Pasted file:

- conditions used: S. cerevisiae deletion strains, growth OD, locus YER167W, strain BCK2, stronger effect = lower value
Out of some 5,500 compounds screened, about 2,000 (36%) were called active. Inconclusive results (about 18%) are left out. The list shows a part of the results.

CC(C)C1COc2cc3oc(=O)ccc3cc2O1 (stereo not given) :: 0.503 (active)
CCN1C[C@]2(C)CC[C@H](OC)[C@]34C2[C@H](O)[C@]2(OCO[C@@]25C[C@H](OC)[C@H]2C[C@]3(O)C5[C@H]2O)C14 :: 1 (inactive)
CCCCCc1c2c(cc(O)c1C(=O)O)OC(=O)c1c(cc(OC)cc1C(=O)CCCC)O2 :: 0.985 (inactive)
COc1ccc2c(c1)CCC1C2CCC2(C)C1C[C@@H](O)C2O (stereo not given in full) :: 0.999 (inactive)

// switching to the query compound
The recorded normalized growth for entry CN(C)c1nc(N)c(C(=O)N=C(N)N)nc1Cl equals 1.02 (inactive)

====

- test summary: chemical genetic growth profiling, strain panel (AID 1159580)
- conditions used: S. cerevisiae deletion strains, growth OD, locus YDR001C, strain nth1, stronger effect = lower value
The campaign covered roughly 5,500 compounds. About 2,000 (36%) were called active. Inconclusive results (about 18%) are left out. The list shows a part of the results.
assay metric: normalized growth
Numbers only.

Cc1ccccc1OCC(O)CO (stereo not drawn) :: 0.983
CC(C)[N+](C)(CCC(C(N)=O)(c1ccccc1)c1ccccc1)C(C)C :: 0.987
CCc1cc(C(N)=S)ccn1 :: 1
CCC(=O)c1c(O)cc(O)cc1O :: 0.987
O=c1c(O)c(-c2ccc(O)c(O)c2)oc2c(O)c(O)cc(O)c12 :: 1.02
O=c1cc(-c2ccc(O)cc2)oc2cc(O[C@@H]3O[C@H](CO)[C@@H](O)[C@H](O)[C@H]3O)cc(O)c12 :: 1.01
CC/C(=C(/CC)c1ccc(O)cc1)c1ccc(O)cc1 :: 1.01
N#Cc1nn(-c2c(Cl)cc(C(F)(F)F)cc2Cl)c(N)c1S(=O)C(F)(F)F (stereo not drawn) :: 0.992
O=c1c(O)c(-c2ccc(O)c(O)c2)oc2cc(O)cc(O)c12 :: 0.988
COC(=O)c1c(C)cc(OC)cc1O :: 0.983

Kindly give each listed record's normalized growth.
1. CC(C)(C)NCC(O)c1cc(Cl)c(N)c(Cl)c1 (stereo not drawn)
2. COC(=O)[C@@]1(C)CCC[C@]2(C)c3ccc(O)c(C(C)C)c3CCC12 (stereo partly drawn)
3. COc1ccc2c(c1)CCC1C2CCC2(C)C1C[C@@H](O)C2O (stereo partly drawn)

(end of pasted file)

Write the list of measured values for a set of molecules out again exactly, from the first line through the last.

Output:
- conditions used: S. cerevisiae deletion strains, growth OD, locus YER167W, strain BCK2, stronger effect = lower value
Out of some 5,500 compounds screened, about 2,000 (36%) were called active. Inconclusive results (about 18%) are left out. The list shows a part of the results.

CC(C)C1COc2cc3oc(=O)ccc3cc2O1 (stereo not given) :: 0.503 (active)
CCN1C[C@]2(C)CC[C@H](OC)[C@]34C2[C@H](O)[C@]2(OCO[C@@]25C[C@H](OC)[C@H]2C[C@]3(O)C5[C@H]2O)C14 :: 1 (inactive)
CCCCCc1c2c(cc(O)c1C(=O)O)OC(=O)c1c(cc(OC)cc1C(=O)CCCC)O2 :: 0.985 (inactive)
COc1ccc2c(c1)CCC1C2CCC2(C)C1C[C@@H](O)C2O (stereo not given in full) :: 0.999 (inactive)

// switching to the query compound
The recorded normalized growth for entry CN(C)c1nc(N)c(C(=O)N=C(N)N)nc1Cl equals 1.02 (inactive)

====

- test summary: chemical genetic growth profiling, strain panel (AID 1159580)
- conditions used: S. cerevisiae deletion strains, growth OD, locus YDR001C, strain nth1, stronger effect = lower value
The campaign covered roughly 5,500 compounds. About 2,000 (36%) were called active. Inconclusive results (about 18%) are left out. The list shows a part of the results.
assay metric: normalized growth
Numbers only.

Cc1ccccc1OCC(O)CO (stereo not drawn) :: 0.983
CC(C)[N+](C)(CCC(C(N)=O)(c1ccccc1)c1ccccc1)C(C)C :: 0.987
CCc1cc(C(N)=S)ccn1 :: 1
CCC(=O)c1c(O)cc(O)cc1O :: 0.987
O=c1c(O)c(-c2ccc(O)c(O)c2)oc2c(O)c(O)cc(O)c12 :: 1.02
O=c1cc(-c2ccc(O)cc2)oc2cc(O[C@@H]3O[C@H](CO)[C@@H](O)[C@H](O)[C@H]3O)cc(O)c12 :: 1.01
CC/C(=C(/CC)c1ccc(O)cc1)c1ccc(O)cc1 :: 1.01
N#Cc1nn(-c2c(Cl)cc(C(F)(F)F)cc2Cl)c(N)c1S(=O)C(F)(F)F (stereo not drawn) :: 0.992
O=c1c(O)c(-c2ccc(O)c(O)c2)oc2cc(O)cc(O)c12 :: 0.988
COC(=O)c1c(C)cc(OC)cc1O :: 0.983

Kindly give each listed record's normalized growth.
1. CC(C)(C)NCC(O)c1cc(Cl)c(N)c(Cl)c1 (stereo not drawn)
2. COC(=O)[C@@]1(C)CCC[C@]2(C)c3ccc(O)c(C(C)C)c3CCC12 (stereo partly drawn)
3. COc1ccc2c(c1)CCC1C2CCC2(C)C1C[C@@H](O)C2O (stereo partly drawn)